Young of Central Asia and Eastern Europe Suffering Blame and Banishment
VIENNA, 19 July 2010 - An underground HIV epidemic in Eastern Europe and Central Asia is intensifying at an alarming pace, fueled by drug use, high-risk sexual behavior and high levels of social stigma that discourage people from seeking prevention information and treatment, according to a new report released today by UNICEF.
The report, “Blame and Banishment: The underground HIV epidemic affecting children in Eastern Europe and Central Asia” highlights the issues faced by children living with HIV, adolescents engaged in risky behaviors, pregnant women using drugs, and the more than one million children and young people who live or work on the streets of the region.
Marginalized young people are exposed on a daily basis to multiple risks, including drug use, commercial sex and other exploitation and abuse, putting them at higher risk of contracting HIV. The trends are especially troubling, as the region is home to 3.7 million injecting drug users – almost a quarter of the world total. For many, initiation into drug use begins in adolescence.
Existing health and social welfare services are not tailored to adolescents at greatest risk, who are often exposed to moral judgment, recrimination and even criminal prosecution when they seek treatment and information on HIV.
“Children and adolescents living on the margins of society need access to health and social welfare services, not a harsh dose of disapproval,” said Anthony Lake, UNICEF’s Executive Director.
To reach and help young people living with HIV or at risk of HIV infection, medical and civil authorities need to establish non-judgmental, friendly services that address the special needs of marginalized adolescents.
In the Russian Federation, for example, over 100 youth-friendly service facilities have been established, providing reproductive and sexual health services, information, counseling and psychological support. The Atis health center in Moldova is another initiative that is showing promise and saving lives.
“We cannot break the trajectory of the AIDS epidemic in eastern Europe and Central Asia without empowering and protecting children and adolescents,” said Michel Sidibé, Executive Director of UNAIDS. “We must not rob them of their childhood.”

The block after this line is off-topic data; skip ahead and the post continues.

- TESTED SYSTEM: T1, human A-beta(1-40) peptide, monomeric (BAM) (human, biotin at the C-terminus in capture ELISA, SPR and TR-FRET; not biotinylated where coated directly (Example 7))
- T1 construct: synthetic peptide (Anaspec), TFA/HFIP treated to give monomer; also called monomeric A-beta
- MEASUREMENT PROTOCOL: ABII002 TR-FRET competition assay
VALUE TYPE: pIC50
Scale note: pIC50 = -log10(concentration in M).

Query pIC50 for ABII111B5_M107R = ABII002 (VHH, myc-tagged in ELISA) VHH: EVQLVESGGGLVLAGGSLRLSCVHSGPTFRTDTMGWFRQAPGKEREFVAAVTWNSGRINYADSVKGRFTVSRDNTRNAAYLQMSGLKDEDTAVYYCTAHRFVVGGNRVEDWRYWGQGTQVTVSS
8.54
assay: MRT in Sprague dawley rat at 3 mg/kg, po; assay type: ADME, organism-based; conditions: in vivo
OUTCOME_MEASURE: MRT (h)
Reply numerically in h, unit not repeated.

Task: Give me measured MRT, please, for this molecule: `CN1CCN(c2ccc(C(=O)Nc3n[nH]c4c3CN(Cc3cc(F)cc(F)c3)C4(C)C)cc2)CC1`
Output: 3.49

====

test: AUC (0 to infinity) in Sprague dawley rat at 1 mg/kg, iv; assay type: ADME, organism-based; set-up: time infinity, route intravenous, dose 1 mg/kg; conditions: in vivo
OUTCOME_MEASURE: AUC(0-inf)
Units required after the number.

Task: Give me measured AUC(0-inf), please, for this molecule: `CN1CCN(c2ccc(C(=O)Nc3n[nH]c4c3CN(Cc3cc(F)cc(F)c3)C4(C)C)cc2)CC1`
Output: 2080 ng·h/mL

“It is our responsibility to ensure that they have access to HIV prevention and treatment services.”
An HIV prevention and treatment center in Tajikistan is breaking down barriers of mistrust to reach adolescent girls selling sex. As one young client said, “In the beginning, I did not believe that the medical check-up, the treatment and condoms would really be free of charge and anonymous. I thought it was another trap by the police. I agreed to go there with an outreach worker for the first time, but now I go there alone and encourage my friends to use the service as well.”
A recent six-country UNDP study conducted in the region showed that many adults living with HIV fear the social stigma attached to seeking treatment more than they fear the disease, thus driving the epidemic further underground.
The stigma associated with HIV is not restricted to adults and adolescents. Young children living with HIV are routinely denied access to school and kindergartens, and when their status is known, they face rejection and abuse. Alla, the foster mother of an HIV-positive child, tells how her son was ostracized when someone leaked his HIV status to other families. “His classmates say that he is ‘disgusting’ and refuse to play with him,” she said.
“This report is a call to protect the rights and dignity of all people living with or at risk of exposure to HIV, but especially vulnerable children and young people. We need to build an environment of trust and care, not one of judgment and exclusion,” said Lake. “Only by reversing discrimination against people living with HIV, can Eastern Europe and Central Asia begin to reverse the spread of the epidemic.”